Thomas Green is a graduate of Stanford University’s Graduate School of Business. As a graduate of Harvard Business School, he has many Masters of Business Administration (MBA) degrees under his belt. He is an internationally known coach, trainer and writer. Thomas is a contributor to HBR Case Solutions.

The Power of a Case Study is one of Thomas Green’s two articles in the HBR Case Solutions series. It provides in-depth discussions on some of the best methods for managing client expectations. It discusses cases from the Value Stream Atlas, HBR Case Solutions, a Thomas Green case study, and business case studies on Amazon, Adidas, Raynaud’s, and Wikipedia.

The Case Study Analysis explores seven essential skills of a leader. It focuses on two ideas for developing leaders. The first two practices are: building a framework of value streams and thinking through how to demonstrate the company’s values.

Building value streams is an integral part of managing expectations for customers and employees. It involves several key strategies.

Define the mission. For Thomas Green, the mission of a company is not just about its products and services. He emphasizes that the mission must be defined before any company can thrive. His definition can help his clients as they work toward their mission. He suggests that creating the foundation of a mission as early as possible helps a company reach its full potential.

Create an agreement with your team. This refers to the distinction between leadership and manager-led teams. A team with a defined leader is characterized by a hierarchy of authority and responsibility. People with little authority in the organization may find it difficult to reach their full potential.

Encourage people to buy in. This is more of a creative strategy than a directive. Although it is often linked to the idea of creative leadership, it is not necessarily intentional leadership, so it does not have to be taught by a trained leader.

Keep it simple. Thomas Green recommends that new and ambitious business owners begin by structuring their organizations on an outline rather than trying to re-invent the wheel. Organizational structures can be organized by task areas and by departments. Companies should then design procedures for each task area to make it easy for everyone to do what they are supposed to be doing. In the case of product development, the company should create a process for getting products designed and developed by each department.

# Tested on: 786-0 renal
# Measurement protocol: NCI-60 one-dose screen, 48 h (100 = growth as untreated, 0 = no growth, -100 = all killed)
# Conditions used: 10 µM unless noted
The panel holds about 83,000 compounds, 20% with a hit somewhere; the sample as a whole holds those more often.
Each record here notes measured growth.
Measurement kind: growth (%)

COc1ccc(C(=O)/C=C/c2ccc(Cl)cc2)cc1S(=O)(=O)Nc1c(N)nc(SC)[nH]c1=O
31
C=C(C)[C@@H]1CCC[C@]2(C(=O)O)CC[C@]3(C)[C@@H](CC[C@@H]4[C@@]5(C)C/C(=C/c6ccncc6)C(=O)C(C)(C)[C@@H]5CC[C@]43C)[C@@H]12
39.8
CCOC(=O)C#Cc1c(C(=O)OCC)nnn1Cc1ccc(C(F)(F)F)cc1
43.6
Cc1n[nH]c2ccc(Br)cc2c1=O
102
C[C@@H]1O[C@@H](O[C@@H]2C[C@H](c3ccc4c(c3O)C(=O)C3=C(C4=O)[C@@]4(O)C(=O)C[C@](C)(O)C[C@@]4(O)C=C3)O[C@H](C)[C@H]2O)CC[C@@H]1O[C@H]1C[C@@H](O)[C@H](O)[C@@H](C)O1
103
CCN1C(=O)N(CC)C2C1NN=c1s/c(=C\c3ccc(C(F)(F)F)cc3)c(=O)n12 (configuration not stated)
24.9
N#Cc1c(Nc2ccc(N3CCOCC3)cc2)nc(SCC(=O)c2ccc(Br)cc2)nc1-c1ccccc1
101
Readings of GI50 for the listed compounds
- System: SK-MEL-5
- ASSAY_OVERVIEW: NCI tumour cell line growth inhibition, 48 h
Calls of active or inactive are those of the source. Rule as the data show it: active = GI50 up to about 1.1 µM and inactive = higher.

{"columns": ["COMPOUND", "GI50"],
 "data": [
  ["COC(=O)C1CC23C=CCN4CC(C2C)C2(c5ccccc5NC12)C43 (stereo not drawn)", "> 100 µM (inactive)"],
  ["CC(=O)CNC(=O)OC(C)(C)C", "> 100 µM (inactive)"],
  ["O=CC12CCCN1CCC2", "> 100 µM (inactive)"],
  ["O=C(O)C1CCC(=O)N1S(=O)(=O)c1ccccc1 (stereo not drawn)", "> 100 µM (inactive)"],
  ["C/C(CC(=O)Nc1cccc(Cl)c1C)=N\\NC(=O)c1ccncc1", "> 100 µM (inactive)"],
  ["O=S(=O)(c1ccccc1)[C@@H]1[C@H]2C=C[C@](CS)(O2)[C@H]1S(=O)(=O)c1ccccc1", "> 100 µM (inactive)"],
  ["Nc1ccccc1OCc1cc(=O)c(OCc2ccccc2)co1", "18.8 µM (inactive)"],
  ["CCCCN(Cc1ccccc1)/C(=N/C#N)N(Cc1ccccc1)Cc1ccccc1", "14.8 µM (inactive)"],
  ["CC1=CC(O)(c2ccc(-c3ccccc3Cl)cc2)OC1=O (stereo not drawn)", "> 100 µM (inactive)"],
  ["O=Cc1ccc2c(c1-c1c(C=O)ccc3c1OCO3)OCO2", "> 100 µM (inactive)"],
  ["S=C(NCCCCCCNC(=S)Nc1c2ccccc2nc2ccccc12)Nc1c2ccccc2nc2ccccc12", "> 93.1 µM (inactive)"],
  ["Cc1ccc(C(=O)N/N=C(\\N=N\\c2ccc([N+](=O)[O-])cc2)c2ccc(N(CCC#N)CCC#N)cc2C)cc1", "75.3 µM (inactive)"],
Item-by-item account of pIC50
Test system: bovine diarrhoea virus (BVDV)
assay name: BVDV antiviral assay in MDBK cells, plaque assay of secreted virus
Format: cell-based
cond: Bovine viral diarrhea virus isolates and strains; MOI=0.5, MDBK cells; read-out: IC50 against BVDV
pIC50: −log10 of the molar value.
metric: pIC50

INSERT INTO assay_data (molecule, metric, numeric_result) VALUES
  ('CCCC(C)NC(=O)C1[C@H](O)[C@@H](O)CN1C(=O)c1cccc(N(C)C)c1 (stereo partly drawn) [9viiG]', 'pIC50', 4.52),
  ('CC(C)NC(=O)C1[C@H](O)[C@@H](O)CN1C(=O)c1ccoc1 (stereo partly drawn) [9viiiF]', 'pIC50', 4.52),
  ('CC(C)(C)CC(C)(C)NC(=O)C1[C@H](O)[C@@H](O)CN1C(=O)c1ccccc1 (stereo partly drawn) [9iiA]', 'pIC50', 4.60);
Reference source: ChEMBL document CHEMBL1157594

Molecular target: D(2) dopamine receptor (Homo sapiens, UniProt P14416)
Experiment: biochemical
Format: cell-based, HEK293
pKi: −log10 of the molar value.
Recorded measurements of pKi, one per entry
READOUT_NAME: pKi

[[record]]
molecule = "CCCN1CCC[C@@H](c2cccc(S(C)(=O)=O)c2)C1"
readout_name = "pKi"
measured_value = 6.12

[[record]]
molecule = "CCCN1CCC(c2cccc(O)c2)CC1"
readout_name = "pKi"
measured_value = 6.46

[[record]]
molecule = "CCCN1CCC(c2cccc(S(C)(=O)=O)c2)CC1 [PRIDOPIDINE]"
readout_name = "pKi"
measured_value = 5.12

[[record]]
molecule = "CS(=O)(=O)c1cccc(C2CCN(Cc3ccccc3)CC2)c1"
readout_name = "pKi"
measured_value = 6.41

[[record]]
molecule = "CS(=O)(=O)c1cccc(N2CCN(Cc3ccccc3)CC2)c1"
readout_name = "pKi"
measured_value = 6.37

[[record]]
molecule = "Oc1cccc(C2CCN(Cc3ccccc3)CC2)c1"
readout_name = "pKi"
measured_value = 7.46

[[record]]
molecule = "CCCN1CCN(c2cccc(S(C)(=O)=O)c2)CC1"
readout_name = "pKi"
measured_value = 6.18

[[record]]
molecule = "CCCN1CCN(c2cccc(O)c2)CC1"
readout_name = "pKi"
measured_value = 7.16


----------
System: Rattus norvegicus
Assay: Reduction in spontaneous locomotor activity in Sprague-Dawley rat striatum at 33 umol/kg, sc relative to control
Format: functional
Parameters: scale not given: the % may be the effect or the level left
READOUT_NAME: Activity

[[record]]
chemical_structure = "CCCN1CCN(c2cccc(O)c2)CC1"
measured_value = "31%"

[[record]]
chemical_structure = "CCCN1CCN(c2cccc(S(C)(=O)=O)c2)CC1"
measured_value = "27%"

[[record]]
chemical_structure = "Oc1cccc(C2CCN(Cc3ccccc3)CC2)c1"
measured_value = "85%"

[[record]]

Creativity and innovation are the company’s own way of challenging expectations. When a new product or service gets introduced, companies should consider inviting customers to participate in testing and giving them feedback. The goal is to get feedback that will help the company in developing a new service or product. In the case of Adidas, the company will give customers a free pair of shoes if they complete a program to try out an upcoming model.

Consider implementing alternatives. By having a clear vision, companies can set a goal for each division. They can use a case study to show the benefits of an alternative instead of focusing on the negatives. This approach is referred to as case sharing. In the case of Adidas, the company created a simple website where customers could complete a survey, select a shoe from a variety of styles, and take advantage of instant delivery and other offers.

Make a plan of action. When Thomas Green writes the four-stage process, he argues that it should have four stages so that each step can be used to influence the company’s future actions. The first stage, or the heart of the plan, is to develop plans to drive future change.

The second stage includes identifying the risks and opportunities that are within the company’s control. Finally, the third stage takes the plan and follows the direction to implement it, making the whole plan the solution to the customer’s problem.

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